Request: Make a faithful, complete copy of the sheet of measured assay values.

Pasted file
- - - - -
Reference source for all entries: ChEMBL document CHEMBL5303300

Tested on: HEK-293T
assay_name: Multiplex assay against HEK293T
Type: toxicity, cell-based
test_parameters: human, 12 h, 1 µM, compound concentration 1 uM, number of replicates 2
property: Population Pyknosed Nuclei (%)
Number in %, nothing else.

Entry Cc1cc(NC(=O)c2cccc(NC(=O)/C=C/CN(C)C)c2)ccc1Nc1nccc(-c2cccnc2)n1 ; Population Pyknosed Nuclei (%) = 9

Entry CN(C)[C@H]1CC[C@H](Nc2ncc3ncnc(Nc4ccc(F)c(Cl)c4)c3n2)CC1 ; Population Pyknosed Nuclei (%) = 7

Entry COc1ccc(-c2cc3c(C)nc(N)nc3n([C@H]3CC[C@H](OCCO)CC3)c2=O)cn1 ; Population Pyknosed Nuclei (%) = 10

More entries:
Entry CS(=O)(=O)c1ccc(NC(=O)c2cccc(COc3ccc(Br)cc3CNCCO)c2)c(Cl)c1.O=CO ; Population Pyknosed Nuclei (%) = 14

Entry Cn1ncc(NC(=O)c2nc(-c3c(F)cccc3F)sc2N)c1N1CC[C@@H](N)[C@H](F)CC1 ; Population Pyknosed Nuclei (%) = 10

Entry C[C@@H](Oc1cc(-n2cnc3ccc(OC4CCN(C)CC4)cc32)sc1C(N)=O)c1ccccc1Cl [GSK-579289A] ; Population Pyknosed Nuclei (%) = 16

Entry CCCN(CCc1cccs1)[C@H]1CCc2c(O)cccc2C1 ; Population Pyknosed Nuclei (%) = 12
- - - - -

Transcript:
Reference source for all entries: ChEMBL document CHEMBL5303300

Tested on: HEK-293T
assay_name: Multiplex assay against HEK293T
Type: toxicity, cell-based
test_parameters: human, 12 h, 1 µM, compound concentration 1 uM, number of replicates 2
property: Population Pyknosed Nuclei (%)
Number in %, nothing else.

Entry Cc1cc(NC(=O)c2cccc(NC(=O)/C=C/CN(C)C)c2)ccc1Nc1nccc(-c2cccnc2)n1 ; Population Pyknosed Nuclei (%) = 9

Entry CN(C)[C@H]1CC[C@H](Nc2ncc3ncnc(Nc4ccc(F)c(Cl)c4)c3n2)CC1 ; Population Pyknosed Nuclei (%) = 7

Entry COc1ccc(-c2cc3c(C)nc(N)nc3n([C@H]3CC[C@H](OCCO)CC3)c2=O)cn1 ; Population Pyknosed Nuclei (%) = 10

More entries:
Entry CS(=O)(=O)c1ccc(NC(=O)c2cccc(COc3ccc(Br)cc3CNCCO)c2)c(Cl)c1.O=CO ; Population Pyknosed Nuclei (%) = 14

Entry Cn1ncc(NC(=O)c2nc(-c3c(F)cccc3F)sc2N)c1N1CC[C@@H](N)[C@H](F)CC1 ; Population Pyknosed Nuclei (%) = 10

Entry C[C@@H](Oc1cc(-n2cnc3ccc(OC4CCN(C)CC4)cc32)sc1C(N)=O)c1ccccc1Cl [GSK-579289A] ; Population Pyknosed Nuclei (%) = 16

Entry CCCN(CCc1cccs1)[C@H]1CCc2c(O)cccc2C1 ; Population Pyknosed Nuclei (%) = 12